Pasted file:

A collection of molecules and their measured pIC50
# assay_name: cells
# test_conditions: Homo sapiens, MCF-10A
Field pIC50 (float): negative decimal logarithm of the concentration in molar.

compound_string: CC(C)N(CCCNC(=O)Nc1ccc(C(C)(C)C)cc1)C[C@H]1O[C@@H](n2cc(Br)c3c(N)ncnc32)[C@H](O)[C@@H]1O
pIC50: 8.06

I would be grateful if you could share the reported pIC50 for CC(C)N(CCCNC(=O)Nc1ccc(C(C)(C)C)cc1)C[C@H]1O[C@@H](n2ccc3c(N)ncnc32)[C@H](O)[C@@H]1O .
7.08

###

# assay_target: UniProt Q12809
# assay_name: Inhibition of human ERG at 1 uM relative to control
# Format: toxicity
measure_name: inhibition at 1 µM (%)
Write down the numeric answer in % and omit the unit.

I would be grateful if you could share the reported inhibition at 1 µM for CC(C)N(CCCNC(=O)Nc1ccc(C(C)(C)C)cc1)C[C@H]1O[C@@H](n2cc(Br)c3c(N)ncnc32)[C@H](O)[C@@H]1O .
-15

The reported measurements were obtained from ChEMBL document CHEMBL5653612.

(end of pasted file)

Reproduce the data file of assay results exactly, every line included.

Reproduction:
A collection of molecules and their measured pIC50
# assay_name: cells
# test_conditions: Homo sapiens, MCF-10A
Field pIC50 (float): negative decimal logarithm of the concentration in molar.

compound_string: CC(C)N(CCCNC(=O)Nc1ccc(C(C)(C)C)cc1)C[C@H]1O[C@@H](n2cc(Br)c3c(N)ncnc32)[C@H](O)[C@@H]1O
pIC50: 8.06

I would be grateful if you could share the reported pIC50 for CC(C)N(CCCNC(=O)Nc1ccc(C(C)(C)C)cc1)C[C@H]1O[C@@H](n2ccc3c(N)ncnc32)[C@H](O)[C@@H]1O .
7.08

###

# assay_target: UniProt Q12809
# assay_name: Inhibition of human ERG at 1 uM relative to control
# Format: toxicity
measure_name: inhibition at 1 µM (%)
Write down the numeric answer in % and omit the unit.

I would be grateful if you could share the reported inhibition at 1 µM for CC(C)N(CCCNC(=O)Nc1ccc(C(C)(C)C)cc1)C[C@H]1O[C@@H](n2cc(Br)c3c(N)ncnc32)[C@H](O)[C@@H]1O .
-15

The reported measurements were obtained from ChEMBL document CHEMBL5653612.